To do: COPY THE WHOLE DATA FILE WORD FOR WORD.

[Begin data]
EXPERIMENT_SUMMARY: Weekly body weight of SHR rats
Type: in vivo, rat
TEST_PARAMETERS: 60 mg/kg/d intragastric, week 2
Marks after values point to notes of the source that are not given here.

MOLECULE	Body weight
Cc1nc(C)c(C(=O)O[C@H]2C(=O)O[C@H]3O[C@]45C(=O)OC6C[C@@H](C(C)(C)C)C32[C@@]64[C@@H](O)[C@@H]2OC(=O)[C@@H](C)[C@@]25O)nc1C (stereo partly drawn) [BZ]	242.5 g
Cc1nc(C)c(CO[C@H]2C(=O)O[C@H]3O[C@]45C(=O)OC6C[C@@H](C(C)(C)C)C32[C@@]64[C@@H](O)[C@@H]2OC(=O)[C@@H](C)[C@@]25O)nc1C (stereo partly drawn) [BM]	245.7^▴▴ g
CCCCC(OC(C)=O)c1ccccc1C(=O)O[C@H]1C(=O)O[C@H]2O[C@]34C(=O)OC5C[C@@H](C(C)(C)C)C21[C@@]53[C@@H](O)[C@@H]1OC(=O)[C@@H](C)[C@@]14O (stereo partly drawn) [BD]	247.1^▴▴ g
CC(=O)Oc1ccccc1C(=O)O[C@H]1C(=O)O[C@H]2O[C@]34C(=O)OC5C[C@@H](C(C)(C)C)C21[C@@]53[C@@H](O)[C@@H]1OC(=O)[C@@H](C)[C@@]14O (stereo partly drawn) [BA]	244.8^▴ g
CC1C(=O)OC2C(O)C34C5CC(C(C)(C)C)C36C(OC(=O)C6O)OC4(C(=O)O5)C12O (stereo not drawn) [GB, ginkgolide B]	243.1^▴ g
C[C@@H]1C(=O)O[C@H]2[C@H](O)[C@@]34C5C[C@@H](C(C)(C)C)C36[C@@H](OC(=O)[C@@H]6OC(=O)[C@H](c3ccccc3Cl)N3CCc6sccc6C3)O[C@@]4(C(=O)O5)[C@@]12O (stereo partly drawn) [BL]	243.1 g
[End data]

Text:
EXPERIMENT_SUMMARY: Weekly body weight of SHR rats
Type: in vivo, rat
TEST_PARAMETERS: 60 mg/kg/d intragastric, week 2
Marks after values point to notes of the source that are not given here.

MOLECULE	Body weight
Cc1nc(C)c(C(=O)O[C@H]2C(=O)O[C@H]3O[C@]45C(=O)OC6C[C@@H](C(C)(C)C)C32[C@@]64[C@@H](O)[C@@H]2OC(=O)[C@@H](C)[C@@]25O)nc1C (stereo partly drawn) [BZ]	242.5 g
Cc1nc(C)c(CO[C@H]2C(=O)O[C@H]3O[C@]45C(=O)OC6C[C@@H](C(C)(C)C)C32[C@@]64[C@@H](O)[C@@H]2OC(=O)[C@@H](C)[C@@]25O)nc1C (stereo partly drawn) [BM]	245.7^▴▴ g
CCCCC(OC(C)=O)c1ccccc1C(=O)O[C@H]1C(=O)O[C@H]2O[C@]34C(=O)OC5C[C@@H](C(C)(C)C)C21[C@@]53[C@@H](O)[C@@H]1OC(=O)[C@@H](C)[C@@]14O (stereo partly drawn) [BD]	247.1^▴▴ g
CC(=O)Oc1ccccc1C(=O)O[C@H]1C(=O)O[C@H]2O[C@]34C(=O)OC5C[C@@H](C(C)(C)C)C21[C@@]53[C@@H](O)[C@@H]1OC(=O)[C@@H](C)[C@@]14O (stereo partly drawn) [BA]	244.8^▴ g
CC1C(=O)OC2C(O)C34C5CC(C(C)(C)C)C36C(OC(=O)C6O)OC4(C(=O)O5)C12O (stereo not drawn) [GB, ginkgolide B]	243.1^▴ g
C[C@@H]1C(=O)O[C@H]2[C@H](O)[C@@]34C5C[C@@H](C(C)(C)C)C36[C@@H](OC(=O)[C@@H]6OC(=O)[C@H](c3ccccc3Cl)N3CCc6sccc6C3)O[C@@]4(C(=O)O5)[C@@]12O (stereo partly drawn) [BL]	243.1 g